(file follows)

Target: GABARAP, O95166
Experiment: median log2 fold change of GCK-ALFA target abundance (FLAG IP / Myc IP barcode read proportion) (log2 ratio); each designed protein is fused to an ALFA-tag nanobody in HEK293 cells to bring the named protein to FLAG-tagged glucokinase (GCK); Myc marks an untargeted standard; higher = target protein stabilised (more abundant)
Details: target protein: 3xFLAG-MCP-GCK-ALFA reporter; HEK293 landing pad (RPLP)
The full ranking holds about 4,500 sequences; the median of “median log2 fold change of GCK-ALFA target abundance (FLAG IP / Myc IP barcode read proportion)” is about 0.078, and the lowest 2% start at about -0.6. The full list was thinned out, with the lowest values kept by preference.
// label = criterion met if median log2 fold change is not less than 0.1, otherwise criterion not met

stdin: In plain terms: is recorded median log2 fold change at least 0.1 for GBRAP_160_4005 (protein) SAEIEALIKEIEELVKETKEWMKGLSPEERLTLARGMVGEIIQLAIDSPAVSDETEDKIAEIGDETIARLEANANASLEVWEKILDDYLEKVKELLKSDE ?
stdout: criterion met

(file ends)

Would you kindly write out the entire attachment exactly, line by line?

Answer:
Target: GABARAP, O95166
Experiment: median log2 fold change of GCK-ALFA target abundance (FLAG IP / Myc IP barcode read proportion) (log2 ratio); each designed protein is fused to an ALFA-tag nanobody in HEK293 cells to bring the named protein to FLAG-tagged glucokinase (GCK); Myc marks an untargeted standard; higher = target protein stabilised (more abundant)
Details: target protein: 3xFLAG-MCP-GCK-ALFA reporter; HEK293 landing pad (RPLP)
The full ranking holds about 4,500 sequences; the median of “median log2 fold change of GCK-ALFA target abundance (FLAG IP / Myc IP barcode read proportion)” is about 0.078, and the lowest 2% start at about -0.6. The full list was thinned out, with the lowest values kept by preference.
// label = criterion met if median log2 fold change is not less than 0.1, otherwise criterion not met

stdin: In plain terms: is recorded median log2 fold change at least 0.1 for GBRAP_160_4005 (protein) SAEIEALIKEIEELVKETKEWMKGLSPEERLTLARGMVGEIIQLAIDSPAVSDETEDKIAEIGDETIARLEANANASLEVWEKILDDYLEKVKELLKSDE ?
stdout: criterion met